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Performance boost and cost savings for DynamoDB

Andreas Wittig – 24 Jun 2016

DynamoDB is offering a managed, scalable and highly available database. Compared to SQL databases a big advantage of DynamoDB is the ability to scale the read and write throughput. This allows you to scale the database along with your application layer, no matter if you are using EC2 behind ELB or API Gateway with Lambda.

You’ll learn how to use ElastiCache as caching layer in front of DynamoDB boosting performance and saving costs during this article.

DynamoDB with ElastiCache

Ups and downs

A typical project creating a cloud-native application starts with huge enthusiasm during the development process. DynamoDB allows the app to run fast and reliable with almost no operational efforts. But when real traffic hits the app throttled and rejected DynamoDB requests bring beads of sweat to on-call engineers. Increasing provisioned throughput capacity of DynamoDB is solving the issue. Everything seems to be fine until the first AWS bill including the charges for the newly provisioned throughput arrives. Another bitter pill: each call to DynamoDB is expensive from a performance perspective. Product and QA managers are starting to ask for performance improvements to increase customer satisfaction.

Avoid DynamoDB requests

The DynamoDB pricing model consists of two components:

  • charges for the amount of data stored
  • charges for the provisioned read and write throughput capacity

Very simple formula to save costs:

Less DynamoDB requests = Less provisioned throughput capacity = Cost savings

The idea of avoiding requests to databases is not that new. Using caching systems to store popular requests to a database has been a popular pattern long before DynamoDB and Auto Scaling existed.

But using a caching system is still a very efficient way to avoid requests to DynamoDB, which allows you to decrease the provisioned throughput capacity and therefore decrease costs.

Modern caching systems are storing data in memory. That’s why a request to the caching system will add latency than requesting data from DynamoDB, where it is stored on SSDs.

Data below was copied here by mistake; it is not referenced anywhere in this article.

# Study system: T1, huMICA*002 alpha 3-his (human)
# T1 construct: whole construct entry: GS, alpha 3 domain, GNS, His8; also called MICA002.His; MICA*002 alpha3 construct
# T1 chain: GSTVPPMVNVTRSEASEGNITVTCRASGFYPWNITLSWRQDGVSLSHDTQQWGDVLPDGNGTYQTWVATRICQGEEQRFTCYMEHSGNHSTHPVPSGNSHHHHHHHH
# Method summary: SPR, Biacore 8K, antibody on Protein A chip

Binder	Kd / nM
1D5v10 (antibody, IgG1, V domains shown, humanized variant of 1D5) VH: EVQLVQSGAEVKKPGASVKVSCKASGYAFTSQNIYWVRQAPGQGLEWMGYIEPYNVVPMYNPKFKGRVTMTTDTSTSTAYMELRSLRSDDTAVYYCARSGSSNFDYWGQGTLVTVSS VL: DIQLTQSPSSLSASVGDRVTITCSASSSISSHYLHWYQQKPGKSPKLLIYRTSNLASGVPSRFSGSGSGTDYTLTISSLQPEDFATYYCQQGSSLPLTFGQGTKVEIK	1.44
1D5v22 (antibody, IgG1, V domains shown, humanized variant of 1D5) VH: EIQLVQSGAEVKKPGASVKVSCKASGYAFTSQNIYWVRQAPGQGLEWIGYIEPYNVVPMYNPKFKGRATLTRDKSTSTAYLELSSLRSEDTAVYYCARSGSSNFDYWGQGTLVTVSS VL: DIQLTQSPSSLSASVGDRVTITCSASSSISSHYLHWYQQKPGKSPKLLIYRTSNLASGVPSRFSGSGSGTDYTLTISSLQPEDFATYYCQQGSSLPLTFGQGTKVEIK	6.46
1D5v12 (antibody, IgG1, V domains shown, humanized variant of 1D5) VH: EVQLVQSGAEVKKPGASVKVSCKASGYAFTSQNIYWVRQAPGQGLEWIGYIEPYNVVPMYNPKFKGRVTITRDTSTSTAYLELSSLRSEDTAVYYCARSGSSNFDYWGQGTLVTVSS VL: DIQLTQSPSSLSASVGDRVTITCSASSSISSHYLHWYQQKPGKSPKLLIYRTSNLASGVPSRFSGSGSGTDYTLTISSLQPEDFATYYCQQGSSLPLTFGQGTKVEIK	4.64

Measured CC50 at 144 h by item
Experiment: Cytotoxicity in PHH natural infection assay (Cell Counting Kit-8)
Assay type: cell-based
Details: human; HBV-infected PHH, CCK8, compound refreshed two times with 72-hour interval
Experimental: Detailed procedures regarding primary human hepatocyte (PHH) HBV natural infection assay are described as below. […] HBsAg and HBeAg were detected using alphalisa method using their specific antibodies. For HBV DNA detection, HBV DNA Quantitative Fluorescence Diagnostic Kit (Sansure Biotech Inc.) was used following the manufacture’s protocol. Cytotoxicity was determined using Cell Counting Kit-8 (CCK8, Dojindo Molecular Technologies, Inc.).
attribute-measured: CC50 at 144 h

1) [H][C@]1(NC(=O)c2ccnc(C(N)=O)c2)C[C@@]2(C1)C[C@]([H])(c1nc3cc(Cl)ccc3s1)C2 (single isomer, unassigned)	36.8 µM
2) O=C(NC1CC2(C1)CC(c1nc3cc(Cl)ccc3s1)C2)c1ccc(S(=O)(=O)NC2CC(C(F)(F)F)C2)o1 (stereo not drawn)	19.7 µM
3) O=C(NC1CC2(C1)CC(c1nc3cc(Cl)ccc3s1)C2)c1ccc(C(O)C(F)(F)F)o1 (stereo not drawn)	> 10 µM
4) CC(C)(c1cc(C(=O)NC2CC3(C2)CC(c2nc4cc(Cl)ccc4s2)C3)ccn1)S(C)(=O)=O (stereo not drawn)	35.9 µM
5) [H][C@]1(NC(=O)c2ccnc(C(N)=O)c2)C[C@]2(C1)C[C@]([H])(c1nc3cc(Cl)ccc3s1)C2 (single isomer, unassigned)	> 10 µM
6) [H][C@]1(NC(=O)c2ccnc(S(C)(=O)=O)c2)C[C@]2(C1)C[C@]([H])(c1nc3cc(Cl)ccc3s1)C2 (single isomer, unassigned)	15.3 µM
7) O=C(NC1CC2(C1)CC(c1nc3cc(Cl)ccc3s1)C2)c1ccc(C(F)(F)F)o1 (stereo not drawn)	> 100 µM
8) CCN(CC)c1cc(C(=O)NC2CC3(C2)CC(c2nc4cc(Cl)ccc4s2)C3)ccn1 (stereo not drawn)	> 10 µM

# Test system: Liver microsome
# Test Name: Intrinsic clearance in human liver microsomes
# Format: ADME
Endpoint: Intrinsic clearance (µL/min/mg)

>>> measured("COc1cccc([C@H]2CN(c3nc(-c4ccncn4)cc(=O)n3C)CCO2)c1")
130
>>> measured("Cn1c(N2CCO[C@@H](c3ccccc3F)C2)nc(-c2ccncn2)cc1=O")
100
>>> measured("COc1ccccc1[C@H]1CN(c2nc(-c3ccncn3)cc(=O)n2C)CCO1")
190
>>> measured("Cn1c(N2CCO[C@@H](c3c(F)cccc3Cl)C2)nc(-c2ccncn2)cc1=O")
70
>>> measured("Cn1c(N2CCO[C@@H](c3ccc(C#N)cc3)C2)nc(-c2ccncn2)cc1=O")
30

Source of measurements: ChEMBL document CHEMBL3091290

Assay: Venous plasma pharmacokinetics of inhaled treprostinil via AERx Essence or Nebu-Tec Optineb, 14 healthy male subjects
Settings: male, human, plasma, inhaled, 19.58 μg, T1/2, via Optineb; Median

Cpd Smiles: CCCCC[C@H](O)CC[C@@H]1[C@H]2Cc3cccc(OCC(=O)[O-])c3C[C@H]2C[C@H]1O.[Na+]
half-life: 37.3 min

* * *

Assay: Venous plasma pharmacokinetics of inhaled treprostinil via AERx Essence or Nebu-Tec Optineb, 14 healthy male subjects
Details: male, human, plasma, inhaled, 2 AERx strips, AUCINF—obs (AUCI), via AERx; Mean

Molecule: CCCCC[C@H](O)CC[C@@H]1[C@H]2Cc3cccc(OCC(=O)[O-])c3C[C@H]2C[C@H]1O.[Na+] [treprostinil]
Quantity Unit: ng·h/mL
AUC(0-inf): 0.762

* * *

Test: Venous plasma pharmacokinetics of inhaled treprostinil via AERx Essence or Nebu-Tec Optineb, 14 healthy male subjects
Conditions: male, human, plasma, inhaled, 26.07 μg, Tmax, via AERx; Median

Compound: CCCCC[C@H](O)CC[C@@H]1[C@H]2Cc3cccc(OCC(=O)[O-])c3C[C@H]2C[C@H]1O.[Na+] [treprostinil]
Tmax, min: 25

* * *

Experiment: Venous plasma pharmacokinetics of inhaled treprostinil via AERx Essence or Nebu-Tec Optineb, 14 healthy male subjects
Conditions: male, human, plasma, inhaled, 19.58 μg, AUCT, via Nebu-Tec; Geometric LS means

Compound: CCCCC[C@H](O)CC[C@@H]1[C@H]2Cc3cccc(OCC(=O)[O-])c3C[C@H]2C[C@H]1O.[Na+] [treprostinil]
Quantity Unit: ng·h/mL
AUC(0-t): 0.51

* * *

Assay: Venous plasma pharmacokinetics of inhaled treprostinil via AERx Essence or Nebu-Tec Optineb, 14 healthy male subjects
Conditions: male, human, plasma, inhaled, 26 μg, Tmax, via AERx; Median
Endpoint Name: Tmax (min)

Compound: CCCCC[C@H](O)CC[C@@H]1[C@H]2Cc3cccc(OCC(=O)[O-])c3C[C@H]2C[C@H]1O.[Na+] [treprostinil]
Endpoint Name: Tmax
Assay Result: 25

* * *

Distribute DynamoDB requests among partitions

To be able to scale horizontally DynamoDB is storing objects distributed among multiple partitions. The partition key of an object points to one of these partitions. The number of partitions per table is defined as follows:

Number of partitions = Max((Used Storage in GB / 10 GB), (Provisioned Read Throughput Capacity / 3000), (Provisioned Write Throughput Capacity / 1000))

DynamoDB adds partitions to your tables as needed in the background. Important to know: the total provisioned throughput is divided evenly among all partitions.

Total Provisioned Throughput / Number of Partitions = Throughput Per Partition

Assuming you have provisioned a read throughput capacity of 9000 units your DynamoDB table consists of three partitions. You are able to use 3000 units to read data from each partition. Not a problem, if your read requests are hitting different objects on all three partitions.

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But what if the majority of requests are hitting the same object as illustrated in the following figure? In this case, the maximum read throughput will be 3000 read units instead of the provisioned 9000 read units.